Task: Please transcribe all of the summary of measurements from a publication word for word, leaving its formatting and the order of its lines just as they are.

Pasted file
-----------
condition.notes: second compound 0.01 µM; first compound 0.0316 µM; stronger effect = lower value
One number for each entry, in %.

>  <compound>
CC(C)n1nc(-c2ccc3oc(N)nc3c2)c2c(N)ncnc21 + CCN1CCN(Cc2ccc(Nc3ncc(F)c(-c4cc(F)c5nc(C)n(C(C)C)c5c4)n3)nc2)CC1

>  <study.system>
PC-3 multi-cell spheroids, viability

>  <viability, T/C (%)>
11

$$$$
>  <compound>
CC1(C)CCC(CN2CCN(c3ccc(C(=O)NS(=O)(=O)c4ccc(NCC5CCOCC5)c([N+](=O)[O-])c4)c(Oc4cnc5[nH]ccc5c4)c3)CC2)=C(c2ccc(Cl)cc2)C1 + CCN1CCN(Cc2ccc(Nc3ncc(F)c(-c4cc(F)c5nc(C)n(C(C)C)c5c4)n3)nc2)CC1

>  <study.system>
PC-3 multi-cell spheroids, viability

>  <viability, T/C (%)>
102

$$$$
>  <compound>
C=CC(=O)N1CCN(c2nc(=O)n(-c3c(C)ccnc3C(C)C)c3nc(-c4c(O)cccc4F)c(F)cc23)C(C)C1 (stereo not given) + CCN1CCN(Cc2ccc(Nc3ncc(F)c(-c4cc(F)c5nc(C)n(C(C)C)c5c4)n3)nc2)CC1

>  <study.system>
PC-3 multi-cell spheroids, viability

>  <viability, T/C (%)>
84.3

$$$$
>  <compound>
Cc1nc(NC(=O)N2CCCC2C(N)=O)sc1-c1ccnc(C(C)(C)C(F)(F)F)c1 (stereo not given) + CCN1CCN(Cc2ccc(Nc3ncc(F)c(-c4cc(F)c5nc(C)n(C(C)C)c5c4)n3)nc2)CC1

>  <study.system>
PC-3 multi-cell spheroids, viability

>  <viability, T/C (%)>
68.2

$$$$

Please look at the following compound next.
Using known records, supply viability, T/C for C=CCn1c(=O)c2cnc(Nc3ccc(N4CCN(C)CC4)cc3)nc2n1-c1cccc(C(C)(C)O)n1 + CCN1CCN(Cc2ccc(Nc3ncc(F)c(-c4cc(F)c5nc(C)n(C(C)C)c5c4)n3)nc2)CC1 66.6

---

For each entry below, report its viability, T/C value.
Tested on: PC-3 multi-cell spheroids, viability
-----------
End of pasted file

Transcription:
condition.notes: second compound 0.01 µM; first compound 0.0316 µM; stronger effect = lower value
One number for each entry, in %.

>  <compound>
CC(C)n1nc(-c2ccc3oc(N)nc3c2)c2c(N)ncnc21 + CCN1CCN(Cc2ccc(Nc3ncc(F)c(-c4cc(F)c5nc(C)n(C(C)C)c5c4)n3)nc2)CC1

>  <study.system>
PC-3 multi-cell spheroids, viability

>  <viability, T/C (%)>
11

$$$$
>  <compound>
CC1(C)CCC(CN2CCN(c3ccc(C(=O)NS(=O)(=O)c4ccc(NCC5CCOCC5)c([N+](=O)[O-])c4)c(Oc4cnc5[nH]ccc5c4)c3)CC2)=C(c2ccc(Cl)cc2)C1 + CCN1CCN(Cc2ccc(Nc3ncc(F)c(-c4cc(F)c5nc(C)n(C(C)C)c5c4)n3)nc2)CC1

>  <study.system>
PC-3 multi-cell spheroids, viability

>  <viability, T/C (%)>
102

$$$$
>  <compound>
C=CC(=O)N1CCN(c2nc(=O)n(-c3c(C)ccnc3C(C)C)c3nc(-c4c(O)cccc4F)c(F)cc23)C(C)C1 (stereo not given) + CCN1CCN(Cc2ccc(Nc3ncc(F)c(-c4cc(F)c5nc(C)n(C(C)C)c5c4)n3)nc2)CC1

>  <study.system>
PC-3 multi-cell spheroids, viability

>  <viability, T/C (%)>
84.3

$$$$
>  <compound>
Cc1nc(NC(=O)N2CCCC2C(N)=O)sc1-c1ccnc(C(C)(C)C(F)(F)F)c1 (stereo not given) + CCN1CCN(Cc2ccc(Nc3ncc(F)c(-c4cc(F)c5nc(C)n(C(C)C)c5c4)n3)nc2)CC1

>  <study.system>
PC-3 multi-cell spheroids, viability

>  <viability, T/C (%)>
68.2

$$$$

Please look at the following compound next.
Using known records, supply viability, T/C for C=CCn1c(=O)c2cnc(Nc3ccc(N4CCN(C)CC4)cc3)nc2n1-c1cccc(C(C)(C)O)n1 + CCN1CCN(Cc2ccc(Nc3ncc(F)c(-c4cc(F)c5nc(C)n(C(C)C)c5c4)n3)nc2)CC1 66.6

---

For each entry below, report its viability, T/C value.
Tested on: PC-3 multi-cell spheroids, viability